I’m playing with Ivan Brunetti’s Cartooning: Philosophy and Practice. This is possibly a really goofy thing to do, because this book is based very closely on the syllabus of a class he teaches at my school and that I will be taking next fall. But I like the book, so I got impatient, and hey, there is nothing in here so far that will kill me if I do it twice.
Exercise 1.1: draw a car in 4 minutes, then in 2, then 1 minute, 30 seconds, 15 seconds, 5 seconds. Repeat with a cat, a castle, a telephone, and a self-portrait.
I won’t spam with all of these, but I enjoyed the castle most, so have that.
Exercise 1.2: draw at least 25 famous cartoon characters in no more than 10 seconds each.
I am really curious to see how many people can actually identify any of these. There are only a few that I think are really obvious.
Also, I apologize for the sudden drop in image content here; I’ve been having problems with my scanner, so for the next couple of weeks it’s back to the camera and it just does not get along with this paper.
Exercise 1.3: pencil out a 10×10 grid, and fill each box with an illustration of the first word that comes to mind, taking no more than 5 seconds for each.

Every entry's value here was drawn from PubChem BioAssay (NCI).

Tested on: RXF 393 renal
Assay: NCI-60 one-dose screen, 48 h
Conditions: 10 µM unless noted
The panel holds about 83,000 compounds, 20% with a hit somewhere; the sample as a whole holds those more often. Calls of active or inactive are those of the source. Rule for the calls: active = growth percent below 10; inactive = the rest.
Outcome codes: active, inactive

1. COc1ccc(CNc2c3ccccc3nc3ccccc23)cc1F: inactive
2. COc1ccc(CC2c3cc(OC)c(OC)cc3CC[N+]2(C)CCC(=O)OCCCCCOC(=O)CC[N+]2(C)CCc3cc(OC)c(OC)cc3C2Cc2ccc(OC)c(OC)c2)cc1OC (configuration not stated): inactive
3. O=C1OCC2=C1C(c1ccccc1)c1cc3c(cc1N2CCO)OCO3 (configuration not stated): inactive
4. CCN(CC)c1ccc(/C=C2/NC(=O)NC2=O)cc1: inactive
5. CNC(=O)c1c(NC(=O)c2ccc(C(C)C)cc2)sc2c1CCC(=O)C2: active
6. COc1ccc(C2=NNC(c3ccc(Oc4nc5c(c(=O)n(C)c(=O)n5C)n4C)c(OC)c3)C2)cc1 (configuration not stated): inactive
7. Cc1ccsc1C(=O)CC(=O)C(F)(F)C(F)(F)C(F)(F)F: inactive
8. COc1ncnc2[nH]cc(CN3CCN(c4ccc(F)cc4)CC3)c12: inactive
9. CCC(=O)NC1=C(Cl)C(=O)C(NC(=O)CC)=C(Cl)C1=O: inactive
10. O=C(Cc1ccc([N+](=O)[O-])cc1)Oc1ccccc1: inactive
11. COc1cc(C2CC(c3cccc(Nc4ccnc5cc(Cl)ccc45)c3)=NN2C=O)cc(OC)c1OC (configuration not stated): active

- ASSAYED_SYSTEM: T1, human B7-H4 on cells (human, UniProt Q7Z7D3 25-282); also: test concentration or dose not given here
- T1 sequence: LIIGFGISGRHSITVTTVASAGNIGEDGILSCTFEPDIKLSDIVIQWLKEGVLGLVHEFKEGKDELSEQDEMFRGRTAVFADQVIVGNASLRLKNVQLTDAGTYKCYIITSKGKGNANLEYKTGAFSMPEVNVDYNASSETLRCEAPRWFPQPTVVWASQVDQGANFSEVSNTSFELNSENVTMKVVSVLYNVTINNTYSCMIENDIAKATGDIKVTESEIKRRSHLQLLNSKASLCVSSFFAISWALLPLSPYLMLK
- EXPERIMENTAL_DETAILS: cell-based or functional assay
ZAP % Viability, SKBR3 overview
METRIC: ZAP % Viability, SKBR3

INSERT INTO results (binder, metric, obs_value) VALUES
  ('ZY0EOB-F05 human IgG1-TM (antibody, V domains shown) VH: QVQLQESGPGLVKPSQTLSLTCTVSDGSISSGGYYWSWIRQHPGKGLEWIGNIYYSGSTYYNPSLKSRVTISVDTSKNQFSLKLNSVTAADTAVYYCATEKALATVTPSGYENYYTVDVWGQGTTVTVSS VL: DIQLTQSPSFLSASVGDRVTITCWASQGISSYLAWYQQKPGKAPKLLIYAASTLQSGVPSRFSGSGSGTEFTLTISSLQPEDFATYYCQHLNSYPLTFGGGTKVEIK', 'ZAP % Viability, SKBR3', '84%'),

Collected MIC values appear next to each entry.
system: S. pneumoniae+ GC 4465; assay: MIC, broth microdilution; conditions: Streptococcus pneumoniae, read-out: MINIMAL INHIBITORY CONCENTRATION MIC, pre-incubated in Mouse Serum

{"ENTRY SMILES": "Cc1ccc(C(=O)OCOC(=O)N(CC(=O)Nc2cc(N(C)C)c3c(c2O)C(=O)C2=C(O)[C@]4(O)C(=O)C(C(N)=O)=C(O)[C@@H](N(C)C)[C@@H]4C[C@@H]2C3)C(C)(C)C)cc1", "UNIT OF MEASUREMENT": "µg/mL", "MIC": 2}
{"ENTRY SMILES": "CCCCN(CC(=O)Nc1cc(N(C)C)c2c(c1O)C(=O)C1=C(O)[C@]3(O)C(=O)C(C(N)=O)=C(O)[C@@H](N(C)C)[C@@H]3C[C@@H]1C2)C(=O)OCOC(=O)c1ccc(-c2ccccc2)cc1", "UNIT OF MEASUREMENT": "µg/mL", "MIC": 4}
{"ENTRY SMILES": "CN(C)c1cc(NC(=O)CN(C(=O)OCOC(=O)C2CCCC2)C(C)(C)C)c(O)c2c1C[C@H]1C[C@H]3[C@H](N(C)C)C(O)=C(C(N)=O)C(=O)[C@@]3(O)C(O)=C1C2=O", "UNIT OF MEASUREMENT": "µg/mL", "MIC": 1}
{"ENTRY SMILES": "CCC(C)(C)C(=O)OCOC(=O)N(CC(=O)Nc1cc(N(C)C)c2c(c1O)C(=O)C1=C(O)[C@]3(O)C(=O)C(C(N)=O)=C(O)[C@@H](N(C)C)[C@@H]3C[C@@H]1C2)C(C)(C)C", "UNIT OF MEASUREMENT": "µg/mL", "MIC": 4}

Brunetti calls this a “Zen” exercise, but it actually stressed the hell out of me, as having a beeper go every five seconds will do. The results were largely unintelligible and honestly not worth posting. I might try it again some other time.
Homework 1: create a 8×11 “doodle page” in black and white, arranged according to some larger scheme but with a dense variety of smaller drawings.
I worried about this one for a bit, because I wasn’t quite clear on what was being looked for, but then I decided the open-endedness was probably the point and if it isn’t, I don’t care, because I’m not being graded on this. I used sepia and white, because
I’m a rebel I already spend a million hours a week drawing a comic in flat black and white and I wanted a bit of variety.